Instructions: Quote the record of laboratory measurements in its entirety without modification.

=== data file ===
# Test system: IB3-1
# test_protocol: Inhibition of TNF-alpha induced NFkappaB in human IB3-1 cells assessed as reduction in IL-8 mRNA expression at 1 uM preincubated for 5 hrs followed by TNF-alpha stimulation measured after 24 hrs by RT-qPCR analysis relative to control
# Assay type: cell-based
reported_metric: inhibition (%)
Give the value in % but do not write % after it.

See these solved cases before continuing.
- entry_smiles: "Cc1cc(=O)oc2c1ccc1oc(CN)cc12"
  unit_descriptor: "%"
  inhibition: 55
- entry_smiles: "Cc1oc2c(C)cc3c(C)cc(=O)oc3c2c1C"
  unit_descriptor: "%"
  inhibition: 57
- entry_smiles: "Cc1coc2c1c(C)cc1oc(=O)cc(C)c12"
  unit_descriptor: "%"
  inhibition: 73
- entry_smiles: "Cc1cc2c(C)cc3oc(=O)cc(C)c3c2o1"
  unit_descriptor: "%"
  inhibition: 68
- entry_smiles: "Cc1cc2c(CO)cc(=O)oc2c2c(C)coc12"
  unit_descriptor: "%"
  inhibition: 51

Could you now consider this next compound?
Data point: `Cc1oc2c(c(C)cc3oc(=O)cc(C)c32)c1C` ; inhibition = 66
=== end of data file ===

# Test system: IB3-1
# test_protocol: Inhibition of TNF-alpha induced NFkappaB in human IB3-1 cells assessed as reduction in IL-8 mRNA expression at 1 uM preincubated for 5 hrs followed by TNF-alpha stimulation measured after 24 hrs by RT-qPCR analysis relative to control
# Assay type: cell-based
reported_metric: inhibition (%)
Give the value in % but do not write % after it.

See these solved cases before continuing.
- entry_smiles: "Cc1cc(=O)oc2c1ccc1oc(CN)cc12"
  unit_descriptor: "%"
  inhibition: 55
- entry_smiles: "Cc1oc2c(C)cc3c(C)cc(=O)oc3c2c1C"
  unit_descriptor: "%"
  inhibition: 57
- entry_smiles: "Cc1coc2c1c(C)cc1oc(=O)cc(C)c12"
  unit_descriptor: "%"
  inhibition: 73
- entry_smiles: "Cc1cc2c(C)cc3oc(=O)cc(C)c3c2o1"
  unit_descriptor: "%"
  inhibition: 68
- entry_smiles: "Cc1cc2c(CO)cc(=O)oc2c2c(C)coc12"
  unit_descriptor: "%"
  inhibition: 51

Could you now consider this next compound?
Data point: `Cc1oc2c(c(C)cc3oc(=O)cc(C)c32)c1C` ; inhibition = 66